TheGrill 2017: How Multimedia Company Execs Use Data to Sell Products, ‘Mitigate the Risk’

Data “allows us to take risk on shows and distribution partners and sponsors taking risks on shows,” Robert Goldberg, Founder and CEO of Fresno Inc. says

Multiple media executives gathered at TheWrap’s media conference, TheGrill, on Monday to discuss how important data is to distribute their products, and one even went so far as to say “it’s invaluable.”

Robert Goldberg, Founder and CEO of Fresno Inc., explained that his company uses data before a project is even green lit: “We model out what the show is going to do from an engagement standpoint. We go to distribution partners and say, ‘Here’s the audience for a show that’s never launched before, here’s the type of reach you’re going to get.’ To use data to minimize the failure rate, there’s never going to be an algorithm that’s going to create a hit show. If you start to minimize the failure rate, you improve the level of success by definition and that allows us to take risk on shows and distribution partners and sponsors taking risks on shows.”

He further explained that Fresno Inc. has a show geared specifically towards Facebook with Jimmy Kimmel titled “Cousin Sal’s Sure Thing,” where they figured out when to launch the show based on data that showed when the target audience stopped talking about the subject matter.

“Using data to create a more successful show by sending it out when people actually watch it is what we can use data for to mitigate the risk,” he added. “Tune in on Tuesday at 9 o’clock is outdated.”

President of First Look Media, Michael Bloom, chimed in, “We’re going to use Rob for First Look Media.”

Chris M. Williams, the CEO and Founder of pocket.watch, a multimedia platform geared specifically towards kids, added that even YouTube uses a “mass amount of data,” from their “retention rate, where people are dropping home videos or where they are watching again or rewinding… it’s invaluable.”

Kathleen Grace, the CEO of New Form, agreed that data is crucial in both the production and development stage of any content her company produces, depending on the demand.

“We ask, how big is the audience? Where is that audience? That’s just more ammunition for us to convince buyers: you want to buy this show,” Grace explained. “Not only is this person talented, they also have this many people that are engaged in this place at this rate. We also use data to test formats. We are testing formats on Facebook and YouTube — How does this work? Are they watching all the way through?”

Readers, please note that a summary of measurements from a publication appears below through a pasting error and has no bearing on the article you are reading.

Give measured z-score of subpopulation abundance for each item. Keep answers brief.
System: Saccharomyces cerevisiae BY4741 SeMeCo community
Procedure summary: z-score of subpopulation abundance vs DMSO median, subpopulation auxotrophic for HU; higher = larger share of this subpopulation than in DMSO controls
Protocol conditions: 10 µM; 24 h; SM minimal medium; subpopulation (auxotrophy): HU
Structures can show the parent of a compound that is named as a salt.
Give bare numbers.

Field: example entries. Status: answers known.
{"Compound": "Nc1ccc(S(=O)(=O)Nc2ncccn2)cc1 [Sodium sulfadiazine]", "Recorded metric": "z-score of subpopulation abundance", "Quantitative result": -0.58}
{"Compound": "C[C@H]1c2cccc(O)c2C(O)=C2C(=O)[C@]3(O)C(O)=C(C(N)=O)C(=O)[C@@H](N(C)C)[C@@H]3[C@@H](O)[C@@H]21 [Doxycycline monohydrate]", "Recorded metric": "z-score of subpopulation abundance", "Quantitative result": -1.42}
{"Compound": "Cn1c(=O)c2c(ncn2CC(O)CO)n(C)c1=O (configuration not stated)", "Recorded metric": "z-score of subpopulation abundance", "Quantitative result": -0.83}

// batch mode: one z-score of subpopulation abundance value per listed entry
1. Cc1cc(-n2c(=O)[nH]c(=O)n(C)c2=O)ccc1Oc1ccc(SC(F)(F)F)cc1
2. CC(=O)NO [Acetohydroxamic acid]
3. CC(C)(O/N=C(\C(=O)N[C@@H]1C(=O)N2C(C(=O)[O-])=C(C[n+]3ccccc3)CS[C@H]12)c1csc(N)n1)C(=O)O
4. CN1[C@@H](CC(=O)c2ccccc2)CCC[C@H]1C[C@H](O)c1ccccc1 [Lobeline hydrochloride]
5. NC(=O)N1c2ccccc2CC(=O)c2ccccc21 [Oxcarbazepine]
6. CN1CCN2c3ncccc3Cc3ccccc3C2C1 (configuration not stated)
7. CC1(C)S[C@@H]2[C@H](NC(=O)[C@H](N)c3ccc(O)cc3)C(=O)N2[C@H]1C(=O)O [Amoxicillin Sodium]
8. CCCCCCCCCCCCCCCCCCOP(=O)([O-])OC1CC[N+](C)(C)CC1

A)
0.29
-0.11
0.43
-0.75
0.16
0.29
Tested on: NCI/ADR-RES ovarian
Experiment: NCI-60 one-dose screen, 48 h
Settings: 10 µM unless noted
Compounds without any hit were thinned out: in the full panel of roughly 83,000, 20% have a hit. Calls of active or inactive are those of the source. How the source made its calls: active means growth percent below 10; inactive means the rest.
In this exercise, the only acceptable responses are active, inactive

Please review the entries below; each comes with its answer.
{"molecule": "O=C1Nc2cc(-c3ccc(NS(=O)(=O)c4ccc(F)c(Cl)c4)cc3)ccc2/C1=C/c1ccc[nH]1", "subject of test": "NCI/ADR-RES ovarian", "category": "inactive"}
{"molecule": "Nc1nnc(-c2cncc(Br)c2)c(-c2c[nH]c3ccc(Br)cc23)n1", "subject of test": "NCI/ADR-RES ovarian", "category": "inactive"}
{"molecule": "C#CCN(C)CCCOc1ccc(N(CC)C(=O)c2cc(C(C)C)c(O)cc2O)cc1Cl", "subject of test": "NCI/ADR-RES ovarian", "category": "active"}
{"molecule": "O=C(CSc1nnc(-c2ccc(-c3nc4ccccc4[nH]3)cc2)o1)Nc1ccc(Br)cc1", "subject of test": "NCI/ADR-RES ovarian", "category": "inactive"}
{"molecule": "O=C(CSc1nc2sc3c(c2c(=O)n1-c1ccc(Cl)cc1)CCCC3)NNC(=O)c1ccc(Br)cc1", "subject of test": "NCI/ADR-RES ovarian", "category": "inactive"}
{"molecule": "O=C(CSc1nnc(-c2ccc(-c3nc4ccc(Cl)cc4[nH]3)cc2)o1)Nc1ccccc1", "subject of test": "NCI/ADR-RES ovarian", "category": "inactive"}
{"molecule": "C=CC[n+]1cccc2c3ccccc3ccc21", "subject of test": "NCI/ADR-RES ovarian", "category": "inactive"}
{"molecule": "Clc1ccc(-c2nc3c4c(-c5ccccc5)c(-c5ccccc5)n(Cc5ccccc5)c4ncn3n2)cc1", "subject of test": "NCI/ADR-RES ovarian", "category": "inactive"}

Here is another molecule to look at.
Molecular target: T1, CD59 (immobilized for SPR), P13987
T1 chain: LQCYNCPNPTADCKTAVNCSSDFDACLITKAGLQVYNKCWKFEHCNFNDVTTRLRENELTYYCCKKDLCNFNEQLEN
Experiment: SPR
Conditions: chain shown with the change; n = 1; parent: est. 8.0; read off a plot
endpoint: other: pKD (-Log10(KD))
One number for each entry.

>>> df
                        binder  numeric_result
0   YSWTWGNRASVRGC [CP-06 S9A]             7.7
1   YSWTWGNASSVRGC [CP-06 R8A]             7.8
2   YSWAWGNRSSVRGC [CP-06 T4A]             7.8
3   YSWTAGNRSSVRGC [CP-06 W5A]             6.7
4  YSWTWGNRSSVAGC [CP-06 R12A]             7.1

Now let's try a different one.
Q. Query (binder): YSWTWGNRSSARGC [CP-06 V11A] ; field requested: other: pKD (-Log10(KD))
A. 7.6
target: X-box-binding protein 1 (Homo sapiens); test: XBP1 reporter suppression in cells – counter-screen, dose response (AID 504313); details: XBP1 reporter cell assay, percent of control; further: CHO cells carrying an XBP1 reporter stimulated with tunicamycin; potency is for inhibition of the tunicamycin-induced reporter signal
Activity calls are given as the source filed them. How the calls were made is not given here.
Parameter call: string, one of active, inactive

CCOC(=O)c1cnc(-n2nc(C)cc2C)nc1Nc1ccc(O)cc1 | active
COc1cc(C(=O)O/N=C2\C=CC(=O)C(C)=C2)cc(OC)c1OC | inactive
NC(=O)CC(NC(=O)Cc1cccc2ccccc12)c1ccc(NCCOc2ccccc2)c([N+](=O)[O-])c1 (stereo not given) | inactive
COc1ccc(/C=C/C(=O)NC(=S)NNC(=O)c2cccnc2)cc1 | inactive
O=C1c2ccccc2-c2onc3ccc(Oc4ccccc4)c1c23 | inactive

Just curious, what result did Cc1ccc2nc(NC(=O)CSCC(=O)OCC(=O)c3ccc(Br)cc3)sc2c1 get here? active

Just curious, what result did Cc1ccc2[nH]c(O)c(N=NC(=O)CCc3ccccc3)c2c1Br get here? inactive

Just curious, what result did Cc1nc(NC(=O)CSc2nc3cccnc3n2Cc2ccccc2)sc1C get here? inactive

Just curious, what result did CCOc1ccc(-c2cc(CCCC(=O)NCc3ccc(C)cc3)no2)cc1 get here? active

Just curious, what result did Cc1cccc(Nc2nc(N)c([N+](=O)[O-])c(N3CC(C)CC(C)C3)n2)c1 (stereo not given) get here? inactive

She then elaborated on a recent discovery, where her team noticed that 80 percent of consumers are actively turning on the audio on Facebook, which, according to Grace, is “HUGE,” given that the show has no audio dialogue and is text-based. So the audiences turned on the audio just to hear the “Bloop” sound from iPhone text messages.

Alec Shankman, the SVP of Alternative Programming, Digital Media, Licensing and Branding at Abrams Artist Agency, also said data is important in his branch of media.

“Our clients leverage data to figure when they are posting, what’s working and what’s not working,” he said, adding that the agency in turn then uses data to sell to publishers, merchandisers and investors.

The panel, titled “Building a Next Stage Media Company – Many Platforms, Multiple Formats,” which took place at the Montage in Beverly Hills on Monday, closed with the following question from TheWrap’s CEO and editor-in-chief, Sharon Waxman: What is the biggest challenge each company is facing?

“The audience doesn’t want to pay for content, and they don’t want to watch ads,” Grace said. Bloom chimed in, “finding great high-quality content — there isn’t enough of it.”

And Shankman laid the final tile: “The ever-changing algorithms of the various platforms, which really dictates the lives of our talent.”